This leads to one of Glitterbug‘s more unique aspects: an absolute fascination with the pharmaceutical. The group had a modest hit with the ballad “Anti-D” back in 2011, but on this disc, Murph compares a girl to ecstasy on “Greek Tragedy” and a relationship to “Vicodin on Sunday night” on the towering “Give Me a Try”. When pressed about how this perspective came into being, Murph doesn’t flinch:
“As you get old and care less about other people, especially now in 2015 with drug culture things, I have been a part of that and to some degree I am part of that or whatever, and I’ve found it’s influenced me a lot [in] the way I try to think. The ecstasy bit, I don’t know: it just seems like a really nice way of describing feelings. It’s a big way of conveying yours feelings towards someone else, especially someone else who’s probably of similar age. The Vicodin line in ‘Give Me a Try’: that song itself sounds positive, and I wanted to put that line in there ‘cos there’s something a little bit dark and cheesy about someone giving Vicodin on Sunday nights, like maybe with a girlfriend or something; there’s something a little depressing about that. That one word really made the chorus. Our record label was like, ‘You need to change the word Vicodin’ but I said that there was no other alternative that I could find. It wasn’t like a branding thing.”
This wasn’t the only challenge the group ran into during the on-and-off recording process. When asked about his favorite song pm the new disc, Murph jokes that “I actually haven’t listened to the album and I don’t like it,” but when pressed, digs the dirt on how hard it was finding compromise on certain tracks: “I think the first song that was written for the album was called ‘Headspace’, this low kind of ballad. After that I got back to L.A. Then we kept on writing, then came ‘Isabel’, then there were about four or five different versions of that song and it meant a great deal to me. We never actually got it to a point where anyone was happy with it, so this one version wasn’t quite working or this big pop ballad thing isn’t really working, and it was like ‘We just got to sit this back, we’re gonna put these chords down and build something around them,’ and the way it turned out when the pressure was on just made it my favorite song on the album, as it was so close to never being there.”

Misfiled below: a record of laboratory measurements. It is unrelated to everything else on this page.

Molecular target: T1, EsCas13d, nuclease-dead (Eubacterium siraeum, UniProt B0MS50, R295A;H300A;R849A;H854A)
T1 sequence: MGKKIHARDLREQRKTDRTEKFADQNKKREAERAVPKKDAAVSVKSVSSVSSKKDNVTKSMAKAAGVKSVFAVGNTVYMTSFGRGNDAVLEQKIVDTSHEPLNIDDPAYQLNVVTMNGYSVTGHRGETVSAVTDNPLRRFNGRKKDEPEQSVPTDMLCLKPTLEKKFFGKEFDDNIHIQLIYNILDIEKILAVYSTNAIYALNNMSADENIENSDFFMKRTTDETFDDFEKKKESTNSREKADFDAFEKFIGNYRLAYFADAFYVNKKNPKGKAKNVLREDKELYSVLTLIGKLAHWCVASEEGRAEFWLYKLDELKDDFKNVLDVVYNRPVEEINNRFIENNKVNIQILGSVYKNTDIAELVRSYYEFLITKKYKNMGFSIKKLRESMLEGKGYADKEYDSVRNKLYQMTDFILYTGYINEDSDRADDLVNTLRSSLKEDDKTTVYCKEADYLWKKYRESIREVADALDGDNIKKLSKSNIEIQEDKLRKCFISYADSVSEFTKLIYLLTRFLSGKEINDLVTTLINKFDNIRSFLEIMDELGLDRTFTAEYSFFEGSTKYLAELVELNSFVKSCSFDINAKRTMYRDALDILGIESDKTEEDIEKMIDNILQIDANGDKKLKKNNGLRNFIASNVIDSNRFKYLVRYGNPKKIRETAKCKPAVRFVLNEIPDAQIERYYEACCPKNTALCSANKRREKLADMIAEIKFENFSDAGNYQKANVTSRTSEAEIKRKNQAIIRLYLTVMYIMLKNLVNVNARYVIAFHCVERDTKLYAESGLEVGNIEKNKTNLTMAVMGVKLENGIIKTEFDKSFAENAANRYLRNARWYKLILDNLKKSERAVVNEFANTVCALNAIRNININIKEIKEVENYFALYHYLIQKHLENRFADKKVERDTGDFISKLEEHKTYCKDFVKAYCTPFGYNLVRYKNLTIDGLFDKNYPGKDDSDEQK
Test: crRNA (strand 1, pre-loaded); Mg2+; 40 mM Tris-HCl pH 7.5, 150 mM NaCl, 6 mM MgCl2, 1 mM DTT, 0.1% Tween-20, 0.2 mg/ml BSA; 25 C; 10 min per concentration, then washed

Asked if this issue in dealing with multiple versions of the same song comes up during the process, Murph notes that “We as a band, whenever we put parameters in place, that’s when we come up with our most creative stuff. When you have like 500 instruments, everyone goes fucking wild and that’s when no one gets happy ‘cos there’s so much shit going on around it.”
Once the album is out, the band will once again become road warriors and tour the living hell out of it just as they always do. For only their third full-length in eight years, the still has a lot to look back on. When pressed about any regrets he has along the way, Murph notes that “My biggest regret is maybe, ya know, being a bit submissive in certain aspects in my career and not just saying ‘Hey, I’m not gonna play ball with this’ or saying ‘Hey, I have a vision’ and fighting for it maybe a little bit harder.”
And proudest accomplishment? “This is the obvious answer, but I think my proudest accomplishment is probably this album. It’s actually the recording process that got fucked up but we got through it and it enriched the album even more.”
In other words, Murph is kinda hopin’ you might give him a try.